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Penticton’s acclaimed Dominion Radio Astrophysical Observatory holds open house

Dominion Radio Astrophysical Observatory
The DRAO main building and the John A. Galt Telescope

If you find yourself in the Okanagan today, you could be in for a treat. An internationally renowned observatory is opening its doors to the public, for Saturday only: Pentiction’s Dominion Radio Astrophysical Observatory (DRAO).

The observatory, founded in 1960, is home to four telescopes of a quality that most people will never see. The observatory, operated by the Herzberg Institute of Astrophysics of the Canadian government’s National Research Council, gained early fame because it was, in conjunction with the University of Toronto and Queen’s University, where the first trans-continental Very Long Baseline Interferometry (VLBI) observations. VLBIs are still used for tracking spacecraft, imaging distant cosmic radio sources, and for various applications in astrometry.

Today, the DRAO is best known for the huge (25.6 metre) John A. Galt Telescope, which is named after its first employee, astronomer John Galt, who died in 2012. It’s a prime-focus, equatorially-mounted, single-antenna telescope with interchangeable feeds from 408MHz to 6.6 GHz.

The observatory’s other telescopes are the Synthesis Telescope, which uses wide-field imaging to study interstellar medium and nearby galaxies, and the Solar Radio Flux Monitor is used primarily for space weather applications by the United States Department of Defense, NASA, and the National Oceanic and Atmospheric Administration.

The observatory is providing a facility for the university community to come in and do a world-leading experiment and world-leading science. That’s really what we’re all about.

The DRAO is also home to the Canadian Hydrogen Intensity-Mapping Experiment, a project that began in 2013 to observe billions of year of history to look at the expansion of the universe (something, incidentally, that scientists this week declared was happening much faster than they previously thought).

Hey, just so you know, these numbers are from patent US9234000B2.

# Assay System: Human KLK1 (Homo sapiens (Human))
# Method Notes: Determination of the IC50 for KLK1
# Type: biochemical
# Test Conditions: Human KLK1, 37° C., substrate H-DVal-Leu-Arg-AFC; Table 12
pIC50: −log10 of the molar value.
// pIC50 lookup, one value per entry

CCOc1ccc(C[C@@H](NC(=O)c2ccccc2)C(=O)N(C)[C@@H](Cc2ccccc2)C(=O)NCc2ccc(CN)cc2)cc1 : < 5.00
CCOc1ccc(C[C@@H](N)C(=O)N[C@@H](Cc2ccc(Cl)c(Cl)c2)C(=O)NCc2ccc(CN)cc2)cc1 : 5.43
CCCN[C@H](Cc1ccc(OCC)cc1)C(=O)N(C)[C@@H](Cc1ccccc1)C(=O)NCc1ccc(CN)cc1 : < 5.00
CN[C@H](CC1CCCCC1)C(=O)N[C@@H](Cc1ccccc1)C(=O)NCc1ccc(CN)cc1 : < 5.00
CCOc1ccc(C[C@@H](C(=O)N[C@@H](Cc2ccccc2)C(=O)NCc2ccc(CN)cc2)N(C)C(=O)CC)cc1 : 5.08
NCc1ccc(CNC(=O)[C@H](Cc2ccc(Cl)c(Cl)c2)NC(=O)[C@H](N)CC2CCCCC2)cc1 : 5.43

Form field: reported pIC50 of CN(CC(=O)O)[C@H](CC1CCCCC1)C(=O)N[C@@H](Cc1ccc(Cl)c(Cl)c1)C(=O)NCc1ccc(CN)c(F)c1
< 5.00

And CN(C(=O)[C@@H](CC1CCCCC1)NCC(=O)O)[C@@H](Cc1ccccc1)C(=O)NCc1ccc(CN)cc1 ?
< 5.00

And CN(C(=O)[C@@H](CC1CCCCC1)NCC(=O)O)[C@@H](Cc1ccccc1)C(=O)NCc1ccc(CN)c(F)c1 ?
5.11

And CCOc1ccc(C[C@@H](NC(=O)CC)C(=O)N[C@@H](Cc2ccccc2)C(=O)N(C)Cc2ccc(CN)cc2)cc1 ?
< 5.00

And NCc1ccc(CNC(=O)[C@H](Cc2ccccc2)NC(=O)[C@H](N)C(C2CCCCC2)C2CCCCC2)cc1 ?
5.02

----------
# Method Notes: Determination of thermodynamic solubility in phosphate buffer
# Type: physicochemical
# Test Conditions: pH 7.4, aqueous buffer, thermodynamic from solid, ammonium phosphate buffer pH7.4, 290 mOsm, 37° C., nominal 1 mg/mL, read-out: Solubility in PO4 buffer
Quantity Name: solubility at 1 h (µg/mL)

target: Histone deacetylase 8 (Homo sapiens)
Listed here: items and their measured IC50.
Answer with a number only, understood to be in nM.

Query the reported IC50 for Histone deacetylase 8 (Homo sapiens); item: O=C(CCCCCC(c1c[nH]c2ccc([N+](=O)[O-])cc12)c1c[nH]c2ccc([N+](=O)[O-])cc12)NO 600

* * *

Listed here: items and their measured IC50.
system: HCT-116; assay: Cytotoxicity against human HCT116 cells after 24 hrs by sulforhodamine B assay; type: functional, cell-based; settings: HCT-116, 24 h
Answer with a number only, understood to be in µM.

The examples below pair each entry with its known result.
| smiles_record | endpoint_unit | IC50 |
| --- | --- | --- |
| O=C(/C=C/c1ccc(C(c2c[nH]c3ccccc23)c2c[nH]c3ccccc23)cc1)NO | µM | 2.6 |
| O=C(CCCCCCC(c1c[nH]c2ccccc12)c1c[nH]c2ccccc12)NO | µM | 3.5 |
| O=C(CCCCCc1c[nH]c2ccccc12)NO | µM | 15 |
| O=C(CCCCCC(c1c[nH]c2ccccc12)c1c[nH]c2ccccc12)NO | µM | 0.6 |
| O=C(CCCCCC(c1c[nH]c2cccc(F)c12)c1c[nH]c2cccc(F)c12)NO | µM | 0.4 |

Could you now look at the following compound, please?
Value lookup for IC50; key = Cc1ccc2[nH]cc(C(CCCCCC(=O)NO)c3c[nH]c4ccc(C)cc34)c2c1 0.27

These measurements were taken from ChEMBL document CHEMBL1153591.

“Something happened to make our universe so big and so old, and something’s happening now to make its expansion accelerate,” says UBC astrophysicist Dr. Mark Halpern. “It’s the basic working of what makes the universe be the way it is that we’re trying to understand.”

The telescope built for the Canadian Hydrogen Intensity-Mapping Experiment is the $11-million CHIME, a radio telescope with a footprint larger than six NHL-sized hockey rinks. It uses electromagnetic radiation to map the distribution of hydrogen in the universe by measuring radiation emitted by far-flung galaxies.

“The CHIME telescope will be the most sensitive instrument in the world for this type of research and the DRAO is one of the best sites in the world for this research,” said another UBC astrophysicist, Gary Hinshaw, at the time it was launched, in 2013.
Taken as a whole, the Dominion Radio Astrophysical Observatory is a world-class facility, says its operator.

“The observatory is providing a facility for the university community to come in and do a world-leading experiment and world-leading science, says the director of DRAO, Sean Dougherty. “That’s really what we’re all about.”

The Dominion Radio Astrophysical Observatory 717 White Lake Rd in Cawston, BC, about an hour’s drive from downtown Kelowna.

Below: “Calling ET” Dominion Radio Astrophysical Observatory

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About The Author /

Cantech Letter founder and editor Nick Waddell has lived in five Canadian provinces and is proud of his country's often overlooked contributions to the world of science and technology. Waddell takes a regular shift on the Canadian media circuit, making appearances on CTV, CBC and BNN, and contributing to publications such as Canadian Business and Business Insider.
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